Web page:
Restoration continues to make great strides to reverse the damage to our battered ecosystems, building partnerships to restore degraded watersheds, lobbying for changes to management practices, raising funds to support conservation science, and working with diverse stakeholders to protect and enhance habitat for species in peril.
The Education Program’s major focus is on supporting our AmeriCorps members as they transform K-12 students into knowledgeable citizens of the biosphere through after-school programs, our Youth Wilderness Camp-out and visits by every 5th grader in the county to Crater Lake National Park. Students who have come through our Learn, Earn and Serve program are now doing impressive things in the world and we couldn’t be more proud of them. Education also looks for any opportunity to work with natural resources students in any way we can. Our new AmeriCorps member, Robyn Bath-Rosenfeld, comes to us with a Masters in Environmental Science & Policy and 10+ years of experience in ecology, conservation, environmental outreach and communication (see Robyn’s bio in this newsletter). We believe that she will open new and exciting possibilities for an ecotourism initiative (see the education article in this newsletter).
In all of the complex endeavors described above, we rely almost exclusively on volunteers. This means that all of the good work we do gets done through the kindness of friends and neighbors. We also know that many of you would be more generous with your time and/or money if we just asked and made it easier for you to volunteer and to give. That’s why I’ll be recommending to the board at our upcoming strategic planning meeting that we appoint a Membership Chair to form a committee under Outreach to improve connections with our members.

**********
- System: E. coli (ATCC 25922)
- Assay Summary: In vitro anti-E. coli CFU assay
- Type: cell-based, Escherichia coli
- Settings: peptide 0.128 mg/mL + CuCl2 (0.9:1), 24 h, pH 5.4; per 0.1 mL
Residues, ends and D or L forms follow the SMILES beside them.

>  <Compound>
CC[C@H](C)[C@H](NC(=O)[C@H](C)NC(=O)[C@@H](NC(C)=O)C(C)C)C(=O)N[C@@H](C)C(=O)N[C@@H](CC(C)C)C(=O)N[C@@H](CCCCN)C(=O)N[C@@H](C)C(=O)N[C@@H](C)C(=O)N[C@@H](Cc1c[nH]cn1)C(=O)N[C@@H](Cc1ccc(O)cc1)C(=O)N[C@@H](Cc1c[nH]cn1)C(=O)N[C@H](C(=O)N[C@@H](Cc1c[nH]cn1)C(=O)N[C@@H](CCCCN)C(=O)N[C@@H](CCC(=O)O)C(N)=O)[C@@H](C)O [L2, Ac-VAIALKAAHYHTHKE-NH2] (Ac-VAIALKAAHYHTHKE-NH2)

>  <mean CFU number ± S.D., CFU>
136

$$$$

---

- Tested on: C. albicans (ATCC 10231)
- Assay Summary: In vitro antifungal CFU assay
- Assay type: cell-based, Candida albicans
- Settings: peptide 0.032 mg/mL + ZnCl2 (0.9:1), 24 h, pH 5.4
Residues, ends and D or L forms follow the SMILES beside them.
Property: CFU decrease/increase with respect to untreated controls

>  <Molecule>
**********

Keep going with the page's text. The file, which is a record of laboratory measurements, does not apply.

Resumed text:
Another issue that I will be asking the board to address concerns our budgeting structure. As UW has grown over the years and diversified its initiatives to meet our mission, how we raise, categorize and spend money has become much more complex. Added to this is a change in our Treasurer’s position and a transition to new accounting software. Moreover, owning a building now means we have rents coming in but liabilities to pay for. Deciding how money flows through the organization to fund all of the work outlined above will be a major focus of my next tenure as president. Once that structure is in place, the pathway from strategic plan to a straightforward and transparent annual budget will be much clearer.
My overarching goal as your new president is to improve the lines of communication within the organization and outward to our members and allies. We will be working on these issues leading up to our annual strategic planning meeting in late October. I am very much interested in hearing any ideas and suggestions you may have to improve the way things work at UW. Please send your solutions to
firstname.lastname@example.org, and you have my heartfelt thanks for your support, in whatever form it comes.